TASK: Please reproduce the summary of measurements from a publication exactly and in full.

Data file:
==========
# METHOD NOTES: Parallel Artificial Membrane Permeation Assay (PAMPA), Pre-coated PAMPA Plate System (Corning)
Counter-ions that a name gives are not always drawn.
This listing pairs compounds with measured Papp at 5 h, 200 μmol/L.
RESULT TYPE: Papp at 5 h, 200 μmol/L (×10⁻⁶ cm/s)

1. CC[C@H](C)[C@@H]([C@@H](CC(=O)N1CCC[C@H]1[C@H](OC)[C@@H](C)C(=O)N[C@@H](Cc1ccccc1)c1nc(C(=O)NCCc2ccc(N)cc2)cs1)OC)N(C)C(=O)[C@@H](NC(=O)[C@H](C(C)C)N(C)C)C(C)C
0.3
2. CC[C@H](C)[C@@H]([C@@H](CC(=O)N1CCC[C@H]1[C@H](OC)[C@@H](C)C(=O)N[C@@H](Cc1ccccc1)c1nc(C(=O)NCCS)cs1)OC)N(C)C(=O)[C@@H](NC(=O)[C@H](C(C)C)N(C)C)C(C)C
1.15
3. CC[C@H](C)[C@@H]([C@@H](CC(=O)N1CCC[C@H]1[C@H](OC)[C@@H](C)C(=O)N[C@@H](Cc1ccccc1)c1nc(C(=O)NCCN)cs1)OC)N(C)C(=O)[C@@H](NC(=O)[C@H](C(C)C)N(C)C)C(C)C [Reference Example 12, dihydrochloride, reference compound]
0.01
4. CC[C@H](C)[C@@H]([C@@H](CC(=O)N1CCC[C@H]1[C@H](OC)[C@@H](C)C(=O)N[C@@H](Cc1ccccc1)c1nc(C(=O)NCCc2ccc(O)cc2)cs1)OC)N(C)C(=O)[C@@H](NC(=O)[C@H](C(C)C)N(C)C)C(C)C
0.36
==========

# METHOD NOTES: Parallel Artificial Membrane Permeation Assay (PAMPA), Pre-coated PAMPA Plate System (Corning)
Counter-ions that a name gives are not always drawn.
This listing pairs compounds with measured Papp at 5 h, 200 μmol/L.
RESULT TYPE: Papp at 5 h, 200 μmol/L (×10⁻⁶ cm/s)

1. CC[C@H](C)[C@@H]([C@@H](CC(=O)N1CCC[C@H]1[C@H](OC)[C@@H](C)C(=O)N[C@@H](Cc1ccccc1)c1nc(C(=O)NCCc2ccc(N)cc2)cs1)OC)N(C)C(=O)[C@@H](NC(=O)[C@H](C(C)C)N(C)C)C(C)C
0.3
2. CC[C@H](C)[C@@H]([C@@H](CC(=O)N1CCC[C@H]1[C@H](OC)[C@@H](C)C(=O)N[C@@H](Cc1ccccc1)c1nc(C(=O)NCCS)cs1)OC)N(C)C(=O)[C@@H](NC(=O)[C@H](C(C)C)N(C)C)C(C)C
1.15
3. CC[C@H](C)[C@@H]([C@@H](CC(=O)N1CCC[C@H]1[C@H](OC)[C@@H](C)C(=O)N[C@@H](Cc1ccccc1)c1nc(C(=O)NCCN)cs1)OC)N(C)C(=O)[C@@H](NC(=O)[C@H](C(C)C)N(C)C)C(C)C [Reference Example 12, dihydrochloride, reference compound]
0.01
4. CC[C@H](C)[C@@H]([C@@H](CC(=O)N1CCC[C@H]1[C@H](OC)[C@@H](C)C(=O)N[C@@H](Cc1ccccc1)c1nc(C(=O)NCCc2ccc(O)cc2)cs1)OC)N(C)C(=O)[C@@H](NC(=O)[C@H](C(C)C)N(C)C)C(C)C
0.36